Don’t Sweat the Big Stuff: Why I’m Hiking the PCT

I planned to use one of my first posts to share the reasons why I have decided to hike the PCT. It seemed like a sensible thing to do. It’s usually one of the first questions that comes up when I tell people about the hike. Once we have got the initial queries out of the way, of course (The Pacific Coast Trail? The film with Reese Witherspoon? Five months??). It is also the content of the pro and con columns in my notepad where, before Christmas, I scribbled random Hallmark-esq words and phrases in an attempt to clarify my thoughts on the matter.

The Big Reasons

I do have some pretty big reasons why. A desire for adventure. A fear of regret. The stone cold and terrifyingly sure knowledge that I’m going to die one day and it may well be soon if I’m unlucky. Who knows? I know in my heart and from experience that I can’t take any time for granted. Which is pain, honestly, as I’d quite like to sometimes.

But as my colleague (at a medical research funding non-profit) recently reminded me, we are privileged to have this insight and to be reminded on a regular basis that life is not always a given.

Unnecessary weight

This heavy insight is useful in some respects. I’ve no doubt that it is the undercurrent of motivation that has kept me trundling along with my PCT plan, despite my nervousness. It’s also what stops me from feeling down about getting any older. As my dad is fond of saying, “Well, what’s the alternative?”

However, in other ways this insight and these bigger answers to the “why” question are not very helpful. They’re freaking me out a bit. Rather than making me excited, they make me feel a little overwhelmed and add a weight to my adventure that I don’t always want—or need—to be there.

Small but perfectly formed

What does excite me and stops my brow furrowing (gotta watch those wrinkles) is thinking about the little things. All the lovely little reasons why I love being on a trail and want to at least attempt to be out there for upward of five months. I can feel myself smiling at the thought of them.

Here are just some:

  • Packing my bag away and looking at the empty patch of ground where my home stood for the previous night. I’m a tortoise!
  • The first few steps out of camp in the morning.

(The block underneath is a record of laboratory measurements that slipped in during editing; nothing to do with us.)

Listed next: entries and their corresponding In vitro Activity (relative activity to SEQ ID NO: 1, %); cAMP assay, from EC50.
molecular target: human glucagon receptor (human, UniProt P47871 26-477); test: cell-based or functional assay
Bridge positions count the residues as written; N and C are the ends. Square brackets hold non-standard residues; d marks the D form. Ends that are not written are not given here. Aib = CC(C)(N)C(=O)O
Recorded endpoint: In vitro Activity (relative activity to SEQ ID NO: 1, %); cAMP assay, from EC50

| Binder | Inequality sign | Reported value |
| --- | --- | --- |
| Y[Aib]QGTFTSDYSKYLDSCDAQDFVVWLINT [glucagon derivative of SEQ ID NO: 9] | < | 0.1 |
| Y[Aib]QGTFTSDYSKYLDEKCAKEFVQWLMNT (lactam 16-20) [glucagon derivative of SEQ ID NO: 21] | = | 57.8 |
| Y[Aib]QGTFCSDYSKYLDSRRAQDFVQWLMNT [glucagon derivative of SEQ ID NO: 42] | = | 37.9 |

• Getting my poles to the right length on first adjustment.
  • The realization that I far prefer how I (and you!) look in grubby hiking gear than when I’m clean.
  • But also, getting in a shower.
  • Falling easily into step with a new companion.
  • Getting to the top of a pass.
  • The first proper lie down in my tent a night. Ahhh.
  • Carrying a tiny bit of whiskey a ridiculously long way and having a sip with a beautiful view.
  • Having a good cry for no particular reason. And feeling much better after.
  • Experiencing a magical moment with someone I will probably never see again.
  • Generally, just feeling like a badass.

From my time on the JMT and other trails closer to home I have a suspicion that, whilst I may need some of those bigger reasons to keep me moving forward and toward Canada, it will be these little things and small moments that keep me going day to day.

Today, at least, they’ve calmed me down. And hopefully they’ve made you smile, too.

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Comments 2

  • Sarah : Jan 25th

    Love this post! It feels so familiar – that strange mixture of big reasons (do I want to have had this experience on my death bed?) and small (hiking and camping just makes me ridiculously happy) is so, so true. I agree, putting your home on your back every morning is so satisfying! I also felt like the trail just got under my skin after years of dreaming about it – it was an itch that I just had to scratch. Great to see you’re a Trek contributor!

    • Cat Morton : Jan 26th

      Hey Sarah, thank you so much for your comment, it’s made my day! I’m glad it resonated with you. Have you done the trail already or will you be out there this year? And thank you, I’m really pleased to be blogging! 🙂


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